28. "Product Information. Platinol (cisplatin)." Bristol-Myers Squibb, Princeton, NJ.
  29. "Product Information. Nipent (pentostatin)." Hospira Inc, Lake Forest, IL.
  30. "Product Information. DTIC-Dome (dacarbazine)." Bayer, West Haven, CT.
  31. "Product Information. Thiotepa (thiotepa)." Hikma USA (formerly West-Ward Pharmaceutical Corporation), Eatontown, NJ.
View all 31 references
Major

Mitomycin (applies to mitomycin) bleeding disorders

Major Potential Hazard, High plausibility. Applicable conditions: Coagulation Defect

The use of mitomycin is contraindicated in patients with thrombocytopenia, coagulation disorders, or an increase in bleeding tendency. Mitomycin induces cumulative, delayed myelosuppression. Neutropenia and thrombocytopenia can occur anytime within eight weeks after initiation of therapy. Therapy with mitomycin should be withheld if platelet counts fall below 100,000/mm3 and subsequent dosages modified based on the nadir of the previous dose.

References

  1. "Product Information. Mutamycin (mitomycin)." Bristol-Myers Squibb, Princeton, NJ.
Major

Mitomycin (applies to mitomycin) myelosuppression

Major Potential Hazard, High plausibility. Applicable conditions: Bone Marrow Depression/Low Blood Counts, Fever

Mitomycin induces cumulative, delayed myelosuppression. Neutropenia and thrombocytopenia can occur anytime within eight weeks after initiation of therapy. Anemia occurs less frequently. Patients should be instructed to immediately report any signs or symptoms suggesting bone marrow suppression such as fever, sore throat, local infection, or bleeding. Close clinical monitoring of hematopoietic function is recommended. Therapy with mitomycin should be withheld if white blood cell counts fall below 4000/mm3 and/or platelet counts fall below 100,000/mm3 and subsequent dosages modified based on the nadir of the previous dose.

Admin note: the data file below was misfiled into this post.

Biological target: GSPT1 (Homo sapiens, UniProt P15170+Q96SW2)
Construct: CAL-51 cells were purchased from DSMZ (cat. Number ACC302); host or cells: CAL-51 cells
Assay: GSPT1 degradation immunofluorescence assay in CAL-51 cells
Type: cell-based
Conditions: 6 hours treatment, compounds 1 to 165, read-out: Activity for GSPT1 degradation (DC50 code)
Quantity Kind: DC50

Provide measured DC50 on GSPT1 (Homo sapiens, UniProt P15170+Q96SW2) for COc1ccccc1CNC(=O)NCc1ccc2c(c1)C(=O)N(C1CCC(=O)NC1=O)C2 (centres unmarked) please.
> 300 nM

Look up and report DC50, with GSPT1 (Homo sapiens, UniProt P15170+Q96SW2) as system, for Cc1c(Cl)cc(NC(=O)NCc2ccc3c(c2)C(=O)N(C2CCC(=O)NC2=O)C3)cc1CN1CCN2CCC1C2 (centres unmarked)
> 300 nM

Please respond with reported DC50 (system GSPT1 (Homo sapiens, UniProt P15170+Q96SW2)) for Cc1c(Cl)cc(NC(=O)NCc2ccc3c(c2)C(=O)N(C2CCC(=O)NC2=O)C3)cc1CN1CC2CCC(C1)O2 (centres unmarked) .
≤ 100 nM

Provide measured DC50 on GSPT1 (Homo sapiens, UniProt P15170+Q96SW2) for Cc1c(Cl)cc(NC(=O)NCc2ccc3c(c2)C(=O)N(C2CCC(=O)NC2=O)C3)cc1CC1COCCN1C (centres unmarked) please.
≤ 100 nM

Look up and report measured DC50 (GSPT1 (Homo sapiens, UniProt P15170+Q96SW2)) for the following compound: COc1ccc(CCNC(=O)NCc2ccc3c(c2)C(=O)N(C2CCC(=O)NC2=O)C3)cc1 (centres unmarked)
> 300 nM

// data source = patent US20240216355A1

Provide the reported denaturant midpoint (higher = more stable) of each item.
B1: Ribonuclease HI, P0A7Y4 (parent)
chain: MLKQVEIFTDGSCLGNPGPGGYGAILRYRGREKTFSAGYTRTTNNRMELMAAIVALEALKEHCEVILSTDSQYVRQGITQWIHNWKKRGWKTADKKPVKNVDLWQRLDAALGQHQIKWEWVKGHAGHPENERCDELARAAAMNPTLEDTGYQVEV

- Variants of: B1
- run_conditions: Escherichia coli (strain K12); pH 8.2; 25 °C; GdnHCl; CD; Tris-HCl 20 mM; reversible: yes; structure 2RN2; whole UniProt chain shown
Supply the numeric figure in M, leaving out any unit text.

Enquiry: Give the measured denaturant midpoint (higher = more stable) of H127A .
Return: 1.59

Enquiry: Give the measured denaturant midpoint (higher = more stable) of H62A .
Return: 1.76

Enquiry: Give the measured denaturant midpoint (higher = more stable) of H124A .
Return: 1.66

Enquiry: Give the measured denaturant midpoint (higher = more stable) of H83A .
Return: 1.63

References

  1. "Product Information. Mutamycin (mitomycin)." Bristol-Myers Squibb, Princeton, NJ.
Major

Mitomycin (applies to mitomycin) renal dysfunction

Major Potential Hazard, High plausibility.

Elevations in BUN and/or serum creatinine have been reported during mitomycin therapy. Therapy with mitomycin should not be administered to patients with serum creatinine > 1.7 mg/dl. Hemolytic Uremic Syndrome (HUS) has been reported during mitomycin therapy. The incidence of HUS appears to be increased in patients receiving total doses of mitomycin > 60 mg. Blood product transfusion may exacerbate the symptoms of HUS. Clinical monitoring of renal function is recommended.

References

  1. "Product Information. Mutamycin (mitomycin)." Bristol-Myers Squibb, Princeton, NJ.

Mitomycin drug interactions

There are 198 drug interactions with mitomycin

Drug Interaction Classification

These classifications are only a guideline. The relevance of a particular drug interaction to a specific individual is difficult to determine. Always consult your healthcare provider before starting or stopping any medication.
Major Highly clinically significant. Avoid combinations; the risk of the interaction outweighs the benefit.
Moderate Moderately clinically significant. Usually avoid combinations; use it only under special circumstances.
Minor Minimally clinically significant. Minimize risk; assess risk and consider an alternative drug, take steps to circumvent the interaction risk and/or institute a monitoring plan.
Unknown No interaction information available.

Further information

Always consult your healthcare provider to ensure the information displayed on this page applies to your personal circumstances.